Unfortunately, with the conventional use of an AOTF, the output can undesireably vary with time. For example, in a case where the AOTF is used to extract a plurality of wavelengths (such as wavelength 1 to wavelength 4), if a plurality of frequencies are applied to transducer 15 of the AOTF, the central frequencies of the band-pass/band-rejection characteristics deviate from the target frequencies with time. Hence, the output of the AOTF varies with time although the input light has a constant power.

SUMMARY OF THE INVENTION

Accordingly, it is an object of the present invention to provide an AOTF configuration having stable output characteristics so that the output does not significantly vary with time.

Objects of the present invention are achieved by providing an apparatus which includes a plurality of acousto-optical tunable filters (AOTF) cascaded together. Each AOTF generates a surface acoustic wave in an optical waveguide in accordance with RF signals applied to the AOTF. A phase of a beat generated by the RF signals applied to one of the plurality of AOTFs is different from a phase of a beat generated by the RF signals applied to a different AOTF of the plurality of AOTFs.

Objects of the present invention are further achieved by providing an apparatus including first and second optical filters cascaded together so that the second optical filter filters light output from the first optical filter. The first and second optical filters each have filtering characteristics controlled in accordance RF signals applied thereto. Moreover, a phase of a beat generated by the RF signals applied to the first optical filter is different than a phase of a beat generated by the RF signals applied to the second optical filter.

In addition, objects of the present invention are achieved by providing an apparatus including first and second optical filters cascaded together so that the second optical filter filters light output from the first optical filter. The first and second optical filters have filtering characteristics controlled in accordance with first and second RF signals, respectively. The first RF signal has a different phase than the second RF signal.

Further, objects of the present invention are achieved by providing an apparatus having at least five optical filters (such as AOTFs) connected together in a specific configuration. More specifically, a first optical filter filters an input light including a plurality of wavelengths to output first and second output lights. The first output light excludes a wavelength of the plurality of wavelengths selected in accordance with an RF signal applied to the first optical filter for controlling filtering characteristics of the first optical filter. The second output light includes the selected wavelength. A second optical filter filters the first output light with filtering characteristics which reject the selected wavelength in accordance with an RF signal applied to the second optical filter for controlling filtering characteristics of the second optical filter. A third optical filter filters the second output light with filtering characteristics which pass the selected wavelength in accordance with an RF signal applied to the third optical filter for controlling filtering characteristics of the third optical filter. A fourth optical filter filters the filtered, first output light from the second optical filter with filtering characteristics which reject the selected wavelength in accordance with an RF signal applied to the fourth optical filter for controlling filtering characteristics of the fourth optical filter. A fifth optical filter filters the filtered, second output light from the third optical filter with filtering characteristics which pass the selected wavelength in accordance with an RF signal applied to the fifth optical filter for controlling filtering characteristics of the fifth optical filter. A phase controller controls phases of the RF signals applied to the first, second, third, fourth and fifth optical filters with respect to each other.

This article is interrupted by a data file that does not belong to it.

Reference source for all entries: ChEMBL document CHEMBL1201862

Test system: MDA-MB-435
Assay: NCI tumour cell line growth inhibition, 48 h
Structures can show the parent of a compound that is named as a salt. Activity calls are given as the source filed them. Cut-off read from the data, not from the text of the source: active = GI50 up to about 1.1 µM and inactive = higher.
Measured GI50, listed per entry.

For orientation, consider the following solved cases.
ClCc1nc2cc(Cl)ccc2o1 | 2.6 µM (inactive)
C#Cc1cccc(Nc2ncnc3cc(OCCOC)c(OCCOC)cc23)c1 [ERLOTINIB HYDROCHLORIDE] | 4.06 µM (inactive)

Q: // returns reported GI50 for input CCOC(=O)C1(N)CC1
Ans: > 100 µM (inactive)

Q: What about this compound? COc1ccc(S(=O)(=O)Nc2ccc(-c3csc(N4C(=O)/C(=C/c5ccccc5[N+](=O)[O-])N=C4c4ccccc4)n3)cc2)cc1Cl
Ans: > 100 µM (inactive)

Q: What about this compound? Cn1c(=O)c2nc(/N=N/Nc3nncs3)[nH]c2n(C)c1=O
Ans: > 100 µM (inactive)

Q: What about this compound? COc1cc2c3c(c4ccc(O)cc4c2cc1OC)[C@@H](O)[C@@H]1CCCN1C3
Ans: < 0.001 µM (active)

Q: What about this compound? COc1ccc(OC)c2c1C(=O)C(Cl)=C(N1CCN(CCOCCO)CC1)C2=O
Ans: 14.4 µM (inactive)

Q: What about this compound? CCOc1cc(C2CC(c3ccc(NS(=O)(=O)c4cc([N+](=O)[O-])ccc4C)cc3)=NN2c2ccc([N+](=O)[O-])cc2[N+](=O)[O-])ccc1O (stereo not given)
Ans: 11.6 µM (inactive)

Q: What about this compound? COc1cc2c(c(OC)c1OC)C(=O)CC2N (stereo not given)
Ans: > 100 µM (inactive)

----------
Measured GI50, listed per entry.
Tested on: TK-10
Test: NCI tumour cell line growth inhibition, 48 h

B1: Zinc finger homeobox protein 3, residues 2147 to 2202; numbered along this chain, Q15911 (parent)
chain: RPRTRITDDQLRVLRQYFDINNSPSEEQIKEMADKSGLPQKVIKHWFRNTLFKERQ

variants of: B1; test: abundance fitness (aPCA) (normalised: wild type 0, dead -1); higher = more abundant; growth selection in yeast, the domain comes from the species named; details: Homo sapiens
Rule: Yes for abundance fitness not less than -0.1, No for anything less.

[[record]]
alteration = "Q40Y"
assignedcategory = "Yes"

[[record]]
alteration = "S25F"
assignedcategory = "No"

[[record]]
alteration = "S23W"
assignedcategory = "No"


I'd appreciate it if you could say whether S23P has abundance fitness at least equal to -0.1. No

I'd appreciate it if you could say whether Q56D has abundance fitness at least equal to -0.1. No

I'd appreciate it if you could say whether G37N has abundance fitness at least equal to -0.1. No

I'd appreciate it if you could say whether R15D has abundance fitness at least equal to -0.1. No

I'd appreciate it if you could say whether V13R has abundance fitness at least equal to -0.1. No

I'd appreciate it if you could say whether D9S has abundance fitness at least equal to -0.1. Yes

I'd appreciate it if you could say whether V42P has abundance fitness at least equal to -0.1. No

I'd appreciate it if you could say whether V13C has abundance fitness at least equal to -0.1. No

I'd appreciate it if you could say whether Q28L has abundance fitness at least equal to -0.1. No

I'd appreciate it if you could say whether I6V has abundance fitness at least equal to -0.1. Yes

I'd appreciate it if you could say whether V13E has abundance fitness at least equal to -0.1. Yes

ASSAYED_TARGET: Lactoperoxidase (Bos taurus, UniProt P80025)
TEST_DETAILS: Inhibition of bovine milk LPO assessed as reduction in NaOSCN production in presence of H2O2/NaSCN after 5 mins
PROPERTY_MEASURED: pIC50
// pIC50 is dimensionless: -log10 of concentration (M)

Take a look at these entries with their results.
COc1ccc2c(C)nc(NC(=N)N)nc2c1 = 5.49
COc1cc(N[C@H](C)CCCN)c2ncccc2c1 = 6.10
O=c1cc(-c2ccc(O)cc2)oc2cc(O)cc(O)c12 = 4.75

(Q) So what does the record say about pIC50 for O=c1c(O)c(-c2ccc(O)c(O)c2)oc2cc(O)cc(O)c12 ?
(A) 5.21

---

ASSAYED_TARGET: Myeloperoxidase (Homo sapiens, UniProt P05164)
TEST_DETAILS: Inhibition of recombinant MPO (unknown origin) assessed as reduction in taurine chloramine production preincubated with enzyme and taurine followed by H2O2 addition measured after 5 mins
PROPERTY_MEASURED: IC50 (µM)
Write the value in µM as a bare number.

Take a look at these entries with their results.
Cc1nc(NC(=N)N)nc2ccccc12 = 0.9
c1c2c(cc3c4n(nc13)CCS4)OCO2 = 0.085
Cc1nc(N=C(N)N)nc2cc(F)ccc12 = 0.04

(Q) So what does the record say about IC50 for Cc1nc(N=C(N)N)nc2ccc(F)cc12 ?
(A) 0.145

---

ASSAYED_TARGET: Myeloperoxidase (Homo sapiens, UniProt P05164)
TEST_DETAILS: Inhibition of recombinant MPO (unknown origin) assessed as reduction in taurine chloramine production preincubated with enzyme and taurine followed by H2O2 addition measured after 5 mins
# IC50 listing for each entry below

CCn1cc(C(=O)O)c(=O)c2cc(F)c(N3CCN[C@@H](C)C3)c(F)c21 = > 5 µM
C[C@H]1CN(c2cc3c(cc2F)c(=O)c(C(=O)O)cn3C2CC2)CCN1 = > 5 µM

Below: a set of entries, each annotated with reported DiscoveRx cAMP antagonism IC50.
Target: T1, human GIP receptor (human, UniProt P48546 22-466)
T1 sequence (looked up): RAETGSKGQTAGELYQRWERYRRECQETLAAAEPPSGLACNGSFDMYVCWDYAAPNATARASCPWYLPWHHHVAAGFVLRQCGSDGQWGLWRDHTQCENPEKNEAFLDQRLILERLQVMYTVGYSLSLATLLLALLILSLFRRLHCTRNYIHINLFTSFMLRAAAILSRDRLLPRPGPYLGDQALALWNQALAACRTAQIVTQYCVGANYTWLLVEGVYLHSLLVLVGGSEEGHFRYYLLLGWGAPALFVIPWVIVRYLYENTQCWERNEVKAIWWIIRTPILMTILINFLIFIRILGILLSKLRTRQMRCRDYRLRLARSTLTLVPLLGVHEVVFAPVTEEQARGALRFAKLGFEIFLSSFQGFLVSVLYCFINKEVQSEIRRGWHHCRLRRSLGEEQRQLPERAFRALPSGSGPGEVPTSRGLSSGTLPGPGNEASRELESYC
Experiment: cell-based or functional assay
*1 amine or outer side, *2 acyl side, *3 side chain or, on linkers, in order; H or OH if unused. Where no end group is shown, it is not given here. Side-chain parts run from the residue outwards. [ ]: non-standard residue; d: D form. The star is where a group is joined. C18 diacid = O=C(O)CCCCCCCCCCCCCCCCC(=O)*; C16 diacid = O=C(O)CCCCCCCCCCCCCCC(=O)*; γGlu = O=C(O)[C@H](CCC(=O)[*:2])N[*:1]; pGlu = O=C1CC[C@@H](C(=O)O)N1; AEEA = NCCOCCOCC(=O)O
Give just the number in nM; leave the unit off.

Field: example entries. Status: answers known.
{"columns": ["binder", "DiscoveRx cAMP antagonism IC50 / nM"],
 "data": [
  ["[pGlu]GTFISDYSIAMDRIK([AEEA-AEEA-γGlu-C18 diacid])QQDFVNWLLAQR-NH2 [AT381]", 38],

BRIEF DESCRIPTION OF THE DRAWINGS